For in democracies which are subject to the law the best citizens hold the first place, and there are no demagogues; but where the laws are not supreme, there demagogues spring up. For the people becomes a monarch, and is many in one; and the many have the power in their hands, not as individuals, but collectively.
Homer says that ‘it is not good to have a rule of many,’ but whether he means this corporate rule, or the rule of many individuals, is uncertain. At all events this sort of democracy, which is now a monarch, and no longer under the control of law, seeks to exercise monarchical sway, and grows into a despot; the flatterer is held in honor; this sort of democracy being relatively to other democracies what tyranny is to other forms of monarchy.
The demagogues make the decrees of the people override the laws, by referring all things to the popular assembly. And therefore they grow great, because the people have things in their hands, and they hold in their hands the votes of the people, who are too ready to listen to them. Such a democracy is fairly open to the objection that it is not a constitution at all; for where the laws have no authority, there is no constitution.
The law ought to be supreme over all, so that if democracy be a real form of government, the sort of system in which all things are regulated by decrees is clearly not even a democracy in the true sense of the word, for decrees relate only to particulars.
Perhaps one of most vexing obstacles to establishing a true and fully functioning democracy in India relates to innumerable ethnic, racial, linguistic and caste issues across the sub-continent. In 1950, India’s constitution guaranteed universal voting rights – in a country that had lived under severe, strict and codified class, caste and ethnic divisions for centuries.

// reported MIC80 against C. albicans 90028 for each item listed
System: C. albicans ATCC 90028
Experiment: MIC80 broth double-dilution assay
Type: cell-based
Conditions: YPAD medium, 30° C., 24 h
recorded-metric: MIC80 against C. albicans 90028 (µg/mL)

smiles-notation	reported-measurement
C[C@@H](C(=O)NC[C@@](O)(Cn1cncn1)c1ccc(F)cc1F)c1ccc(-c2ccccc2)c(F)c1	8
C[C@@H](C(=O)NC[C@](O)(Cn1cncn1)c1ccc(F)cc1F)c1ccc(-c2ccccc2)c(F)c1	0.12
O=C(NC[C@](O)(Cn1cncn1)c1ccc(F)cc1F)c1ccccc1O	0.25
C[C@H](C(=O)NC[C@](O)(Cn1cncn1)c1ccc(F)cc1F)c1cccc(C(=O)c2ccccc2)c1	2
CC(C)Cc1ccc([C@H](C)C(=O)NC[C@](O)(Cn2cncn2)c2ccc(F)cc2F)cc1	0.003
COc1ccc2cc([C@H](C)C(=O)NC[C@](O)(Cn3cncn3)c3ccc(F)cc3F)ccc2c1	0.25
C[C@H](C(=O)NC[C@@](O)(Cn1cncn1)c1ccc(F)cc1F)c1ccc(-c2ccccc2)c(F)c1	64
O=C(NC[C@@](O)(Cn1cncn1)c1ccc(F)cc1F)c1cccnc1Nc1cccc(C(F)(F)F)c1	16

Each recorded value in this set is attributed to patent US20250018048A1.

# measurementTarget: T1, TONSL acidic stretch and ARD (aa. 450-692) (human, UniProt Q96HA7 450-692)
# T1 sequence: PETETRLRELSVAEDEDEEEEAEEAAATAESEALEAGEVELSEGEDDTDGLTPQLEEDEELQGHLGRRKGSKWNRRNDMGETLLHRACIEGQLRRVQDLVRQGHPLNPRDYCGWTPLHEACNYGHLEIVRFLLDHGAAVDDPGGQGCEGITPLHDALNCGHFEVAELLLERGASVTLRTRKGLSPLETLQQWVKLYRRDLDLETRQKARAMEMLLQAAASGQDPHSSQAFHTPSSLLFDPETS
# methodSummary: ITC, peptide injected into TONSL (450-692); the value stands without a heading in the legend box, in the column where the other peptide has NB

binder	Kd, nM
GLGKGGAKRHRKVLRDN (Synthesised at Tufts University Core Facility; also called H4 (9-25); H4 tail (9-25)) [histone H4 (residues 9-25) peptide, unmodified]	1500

B.R. Ambedkar, the leader of India’s Dalits, the long-oppressed ‘Untouchables,’ noted this dramatic contradiction. “In politics we will have equality and in social and economic life we will have inequality,” he said during a constitution assembly in 1949. “How long shall we continue to live this life of contradictions? How long shall we continue to deny equality in our social and economic life? If we continue to deny it for long, we do so only by putting our political democracy in peril.”
Now, in 2014, corruption is the greatest challenge Indian democracy faces. “The fact that it [corruption] has penetrated India’s entire political fabric has troubling implications for any democracy,” Kugelman said. “This is not to say democracies aren’t corrupt; rare is the democracy that doesn’t suffer from it. Yet India’s scandals seem to be so much bigger – involving more money and abuses of power – than seems the norm. Such corruption helps explain why politicians are so unpopular in India, and in the long term – if not addressed – this systemic corruption could imperil the social contract between people and state that is meant to embody democracy.”